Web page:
A pair of Indian Grey Hornbills (Ocyceros birostris, recorded by Tushar Bhagwat) visit the garden every year to nest, and bring up a new brood. Their arrival is a sure sign of the end of winter. I took the photo here a couple of years ago, in October, some time before they left the garden.
The call of the Asian Koel (Eudynamys scolopaceus, recorded by Paul Bourdin) is another sure sign of spring. The call of the koel has been part of the cultural landscape across India for centuries. There is even a 15th century poem by Uddanda Shastri about a koel who carries a message from a lost man to his lover, modelled after Kalidasa’s Meghdoot.
In the past I paid more attention to the spectacular colours of the Indian Golden Oriole (Oriolus kundoo, recordings by Frank Lambert and Peter Boesman) than to its call. Now, as I try to tease apart the content of the mornings’ symphony, I am beginning to recognize it by its voice. How does the same bird have such a harsh call, and a beautiful singing voice?
The Green Bee-eater (Merops orientalis recorded by Conrad Pinto) is such a beautiful bird that I’ve spent a lot of time photographing them, and I know its call fairly well too. But disentangling its voice from the morning’s background score is still a little difficult for me.
The lively chirping of House Sparrows (Passer domesticus, recorded by Peter Boesman) starts later in the morning. I wonder whether they wake up late, or whether they are too busy foraging in the morning to vocalize much. Does anyone know? In any case, the sparrows’ chirps are a transitional point. After that the Lalit raga, the raga of dawn, dies down and there is a transition to the Bhairavi raga of the day.
This is the time of the Rose-ringed Parakeet (Psittacula krameri, recorded by Rajagopal Patil). These gaudily coloured and combative birds have free reign of the airspace around trees during the day, and fly about with their constant screeches. Portunately they are gregarious, and when they congregate on a far spot, other birds can still be heard in my neighbourhood.
I have a suspicion that there is a Purple Sunbird (Cinnyris asiaticus, recording by Peter Boesman) somewhere in the garden. In the middle of the morning I think I’ve heard the chirping of this bird. During normal days we wouldn’t be paying attention to birds at that time, so neither The Family nor I am sure whether we have seen one. After we can move freely, we will keep a watch for it.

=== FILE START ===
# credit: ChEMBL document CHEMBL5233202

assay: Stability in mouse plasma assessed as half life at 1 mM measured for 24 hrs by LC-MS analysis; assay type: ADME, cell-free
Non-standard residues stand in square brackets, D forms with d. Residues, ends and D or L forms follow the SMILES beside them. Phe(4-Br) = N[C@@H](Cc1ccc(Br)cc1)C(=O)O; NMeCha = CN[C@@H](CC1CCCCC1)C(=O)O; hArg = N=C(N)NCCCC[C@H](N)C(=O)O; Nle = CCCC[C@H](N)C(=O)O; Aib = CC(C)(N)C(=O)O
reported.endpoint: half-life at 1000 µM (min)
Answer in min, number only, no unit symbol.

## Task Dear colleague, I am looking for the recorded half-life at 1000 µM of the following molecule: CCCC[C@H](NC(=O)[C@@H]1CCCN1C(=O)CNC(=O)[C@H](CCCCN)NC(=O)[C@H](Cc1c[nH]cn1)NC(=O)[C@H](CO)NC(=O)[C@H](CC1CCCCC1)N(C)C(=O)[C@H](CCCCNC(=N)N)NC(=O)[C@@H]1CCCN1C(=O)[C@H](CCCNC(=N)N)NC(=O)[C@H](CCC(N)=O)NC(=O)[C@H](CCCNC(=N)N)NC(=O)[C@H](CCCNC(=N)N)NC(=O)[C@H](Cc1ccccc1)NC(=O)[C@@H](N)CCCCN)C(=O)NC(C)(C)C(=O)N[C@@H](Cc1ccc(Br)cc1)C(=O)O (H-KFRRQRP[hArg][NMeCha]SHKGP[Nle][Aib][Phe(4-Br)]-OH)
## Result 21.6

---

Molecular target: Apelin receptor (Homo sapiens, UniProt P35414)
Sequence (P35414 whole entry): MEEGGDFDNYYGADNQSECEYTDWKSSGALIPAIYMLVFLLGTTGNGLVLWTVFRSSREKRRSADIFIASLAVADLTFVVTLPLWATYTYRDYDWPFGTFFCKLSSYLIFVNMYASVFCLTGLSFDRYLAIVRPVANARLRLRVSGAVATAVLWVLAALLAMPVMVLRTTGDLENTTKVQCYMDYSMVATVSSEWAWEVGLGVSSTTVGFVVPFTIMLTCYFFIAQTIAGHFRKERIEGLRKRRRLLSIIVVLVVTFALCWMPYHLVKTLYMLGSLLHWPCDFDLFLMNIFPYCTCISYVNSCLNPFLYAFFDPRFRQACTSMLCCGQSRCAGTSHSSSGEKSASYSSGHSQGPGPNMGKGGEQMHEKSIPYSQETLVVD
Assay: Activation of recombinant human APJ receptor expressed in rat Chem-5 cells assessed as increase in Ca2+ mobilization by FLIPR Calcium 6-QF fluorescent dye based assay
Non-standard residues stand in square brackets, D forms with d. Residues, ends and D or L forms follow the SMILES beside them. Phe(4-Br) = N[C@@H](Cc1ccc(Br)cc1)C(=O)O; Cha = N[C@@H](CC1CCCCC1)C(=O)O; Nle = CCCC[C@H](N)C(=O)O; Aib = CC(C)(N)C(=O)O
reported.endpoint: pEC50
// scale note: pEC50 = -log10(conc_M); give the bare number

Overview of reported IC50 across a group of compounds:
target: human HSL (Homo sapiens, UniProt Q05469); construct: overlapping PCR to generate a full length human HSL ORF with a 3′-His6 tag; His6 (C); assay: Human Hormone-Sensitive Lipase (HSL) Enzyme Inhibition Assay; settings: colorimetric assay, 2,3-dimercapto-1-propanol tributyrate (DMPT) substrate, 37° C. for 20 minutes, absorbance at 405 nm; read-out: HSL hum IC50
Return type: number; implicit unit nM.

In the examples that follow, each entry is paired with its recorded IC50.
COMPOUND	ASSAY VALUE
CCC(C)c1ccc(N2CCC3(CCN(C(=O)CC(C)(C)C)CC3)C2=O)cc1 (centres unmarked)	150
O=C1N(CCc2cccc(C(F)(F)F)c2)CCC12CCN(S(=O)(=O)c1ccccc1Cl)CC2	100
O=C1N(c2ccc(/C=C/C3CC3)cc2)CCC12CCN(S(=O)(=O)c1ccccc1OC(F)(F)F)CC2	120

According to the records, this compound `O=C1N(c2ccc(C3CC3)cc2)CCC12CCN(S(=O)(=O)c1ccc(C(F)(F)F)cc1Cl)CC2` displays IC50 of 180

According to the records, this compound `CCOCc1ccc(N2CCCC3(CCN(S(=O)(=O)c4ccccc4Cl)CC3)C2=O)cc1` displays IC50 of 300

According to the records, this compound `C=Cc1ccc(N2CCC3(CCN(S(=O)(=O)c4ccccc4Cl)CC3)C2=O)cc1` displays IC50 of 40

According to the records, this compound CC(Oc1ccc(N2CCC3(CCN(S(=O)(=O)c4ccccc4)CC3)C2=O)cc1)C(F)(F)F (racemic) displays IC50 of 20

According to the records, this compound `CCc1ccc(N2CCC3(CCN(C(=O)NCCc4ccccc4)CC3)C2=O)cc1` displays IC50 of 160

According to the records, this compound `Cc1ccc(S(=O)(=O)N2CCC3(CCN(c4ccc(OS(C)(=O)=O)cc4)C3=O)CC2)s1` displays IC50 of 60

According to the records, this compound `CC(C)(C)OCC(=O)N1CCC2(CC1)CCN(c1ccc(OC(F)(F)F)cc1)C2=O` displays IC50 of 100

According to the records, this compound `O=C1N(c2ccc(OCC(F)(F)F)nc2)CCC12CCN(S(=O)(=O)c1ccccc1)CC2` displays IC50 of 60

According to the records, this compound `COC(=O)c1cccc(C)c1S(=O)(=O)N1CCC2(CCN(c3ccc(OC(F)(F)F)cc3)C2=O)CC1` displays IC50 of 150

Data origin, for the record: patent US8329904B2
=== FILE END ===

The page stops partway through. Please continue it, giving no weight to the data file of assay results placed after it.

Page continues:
The Red-vented Bulbul (Pycnonotus cafer, recording by Conrad Pinto) is a common bird, whose call I know from childhood. There are a few of them in the neighbourhood. I hear them intermittently during the day, and late in the afternoon, when I go for a walk, I pass a tree which seems to be a favourite hang out for a bunch of these loudmouths.
Perhaps the most annoying bird is the common myna (Acridotheres tristis, recorded by Peter Boesman). Their call is sweet enough, if heard from far. But one of them has decided that my shower is its day room. It sits on the window sill and lets off a full throated taan. This would also be wonderful, but due to some peculiarity, the space around the window acts as an amplifier which sends an incredibly loud version of the song through the aparment. I would give him a wonderful reference if he is seeking a position elsewhere; I really want to get rid of him.
There is little to be said for the Blue Rock Pigeon (Columba livia, recorded by Mike Nelson) except that it brings a certain gravitas to the daytime ragas. The cooing is often interrupted by the noisy beating of wings that you hear in the recording, as it takes flight from the slightest perceived danger.
No description of the sounds of an Indian city can be complete without including the House Crow (Corvus splendens, recorded by Peter Boesman), whose social behaviour, aggression, and intelligence are keys to their survival against much larger raptors. The typical raucous call that you hear in this recording is by far the most common vocalization of the crow. It has many others, including a throaty croak that sounds a little like it is trying to say nevermore while clearing its throat.
I suppose if I’m stuck at home for much longer I can produce a blog post with the birds that I hear less often. For now a dozen is enough.